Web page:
Summit County Council Chair Weighs In On Jeremy/Pinebrook Roundabout Project
As we’ve reported, the Summit County Council had to cope with the news that the low bid for their Jeremy/Pinebrook Roundabout project came in 24 percent over their budget.
The council decided this week to go forward with the project this year. Council Chairman Roger Armstrong said the budget news wasn’t the end of the world, but it was irritating.
Armstrong told KPCW that several factors went into the overage reported to the Council on Wednesday. The bidding process started late, since the county was held up by some right-of-way acquisition problems.
The engineer’s estimate increased as they added items to the project.
“We’ve added some pedestrian undercrossing,” Armstrong explained. “We’ve tried to address some of the safety issues that people were concerned about in the area. That caused the price to go up, but this 24% increase was surprising I think to everybody including public works.”
A big question for him, he said, was how the county didn’t anticipate the cost coming in at 24 percent over their projection.
“There’s been no surprise that the airport is sucking both materials and labor from everything construction in the state of Utah,” Armstrong continued. “I suspect that we're going to have to deal with the same kinds of challenges when the port starts to be constructed. That's going to be a massive undertaking, so that's causing prices to go up. Now we should have anticipated that the airports not a new project, so that was probably built into the system. Based on the discussion yesterday I think the intent of public works was to go out with the bids sometime in February. They wanted to get shovels in the ground as soon as the weather allowed this the spring. We're still getting snow; it was a late spring coming.”
Another factor was that the county was asking bidders to take on a one-season job on a tight time frame.
“I think that lateness when it was presented to the bidders, you've got to get this done by November,” Armstrong said. “This is a one season build. The longer you take before you can get that finished the more risk the builder undertakes and more, they're going to charge to make sure that they can complete the job.”
Still, Armstrong said they won’t have to abandon the features they’ve put in the project, for park n ride space, wildlife and pedestrians.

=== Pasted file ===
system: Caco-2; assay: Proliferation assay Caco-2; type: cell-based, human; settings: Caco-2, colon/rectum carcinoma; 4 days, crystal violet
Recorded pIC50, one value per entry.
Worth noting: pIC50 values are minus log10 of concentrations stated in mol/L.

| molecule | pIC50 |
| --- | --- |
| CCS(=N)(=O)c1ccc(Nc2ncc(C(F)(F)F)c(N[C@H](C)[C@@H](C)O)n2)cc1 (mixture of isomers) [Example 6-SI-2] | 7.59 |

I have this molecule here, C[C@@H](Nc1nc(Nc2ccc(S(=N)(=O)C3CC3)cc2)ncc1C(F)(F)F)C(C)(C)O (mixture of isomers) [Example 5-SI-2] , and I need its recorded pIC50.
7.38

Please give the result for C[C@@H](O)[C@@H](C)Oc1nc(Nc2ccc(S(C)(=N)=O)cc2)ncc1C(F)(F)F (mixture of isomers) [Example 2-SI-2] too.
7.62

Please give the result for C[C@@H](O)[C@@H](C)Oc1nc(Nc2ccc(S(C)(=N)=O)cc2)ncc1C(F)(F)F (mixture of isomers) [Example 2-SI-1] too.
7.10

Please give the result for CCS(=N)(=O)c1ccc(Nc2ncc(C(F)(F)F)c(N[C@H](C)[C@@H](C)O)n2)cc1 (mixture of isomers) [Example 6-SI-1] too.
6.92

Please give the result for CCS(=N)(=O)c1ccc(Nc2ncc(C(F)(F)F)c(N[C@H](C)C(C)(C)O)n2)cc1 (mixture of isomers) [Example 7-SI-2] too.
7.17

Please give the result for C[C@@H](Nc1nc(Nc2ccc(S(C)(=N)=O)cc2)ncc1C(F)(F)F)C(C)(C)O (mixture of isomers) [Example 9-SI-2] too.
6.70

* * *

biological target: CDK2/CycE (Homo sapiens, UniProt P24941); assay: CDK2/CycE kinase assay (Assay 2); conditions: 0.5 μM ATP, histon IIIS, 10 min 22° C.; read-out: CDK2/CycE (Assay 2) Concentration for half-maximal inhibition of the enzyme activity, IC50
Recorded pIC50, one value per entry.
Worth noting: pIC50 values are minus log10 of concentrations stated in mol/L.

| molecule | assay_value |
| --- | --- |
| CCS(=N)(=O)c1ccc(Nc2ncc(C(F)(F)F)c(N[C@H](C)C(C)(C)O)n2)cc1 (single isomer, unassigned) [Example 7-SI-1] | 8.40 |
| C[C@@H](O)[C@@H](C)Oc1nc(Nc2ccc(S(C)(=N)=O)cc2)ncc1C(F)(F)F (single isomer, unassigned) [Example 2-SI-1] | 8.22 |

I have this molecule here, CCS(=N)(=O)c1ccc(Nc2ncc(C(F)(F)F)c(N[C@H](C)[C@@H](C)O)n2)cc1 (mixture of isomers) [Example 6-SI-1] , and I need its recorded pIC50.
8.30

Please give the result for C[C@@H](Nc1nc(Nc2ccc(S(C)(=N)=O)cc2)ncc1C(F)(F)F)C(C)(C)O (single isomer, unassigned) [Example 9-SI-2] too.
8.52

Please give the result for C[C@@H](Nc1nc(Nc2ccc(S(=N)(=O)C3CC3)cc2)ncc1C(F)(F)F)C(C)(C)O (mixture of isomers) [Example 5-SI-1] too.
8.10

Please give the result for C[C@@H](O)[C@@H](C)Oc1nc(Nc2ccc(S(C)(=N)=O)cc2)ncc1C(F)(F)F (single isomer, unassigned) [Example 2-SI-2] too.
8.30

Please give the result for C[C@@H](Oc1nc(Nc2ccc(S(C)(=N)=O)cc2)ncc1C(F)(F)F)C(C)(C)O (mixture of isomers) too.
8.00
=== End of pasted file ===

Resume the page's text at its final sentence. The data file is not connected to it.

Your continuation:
He said they have three or four funding sources to draw on, such as transportation sales tax.
“We've got those funds available,” Armstrong explained. “So, the amount that Mount Levitt budgeted for us to receive in one of the sales taxes the actual amounts we collected was higher than what he budgeted. He was pretty conservative. So, we've got more in that fund. We've got the 4th quarter that we passed last year we haven't tapped that. We were planning on hanging on to that letting it generate some interest and looking for projects that we could build with it. So, there are probably three or four different revenue sources we can tap to cover this.”
He said they’re also hoping to get additional funding from UDOT.
“I pointed out that I thought that some of this delay which caused the price increase was probably due to UDOT’s challenges internally,” Armstrong continued. “John Montoya from UDOT agreed that they were going to try and find some funds to help us cover this overage.”
Armstrong said the county had to make some tough choices, but in hindsight, he doesn’t think they could have avoided the situation.
“At the end of the day, the price is what the price is,” Armstrong said. “The irritation for me is that we weren't having these discussions in December. The bottom line is we have a couple of choices. One is we cannot build this. We can let the interchange function the way it does now. We know that it's failing now that the traffic out there during the busier times is impossible and not particularly safe with left turns in the way people have to travel. Or, we could divide it into two building seasons and have that entire area torn up for two seasons. Which is I think of remarkable hardship on the people that live there. Or, we can bite the bullet and get it done.”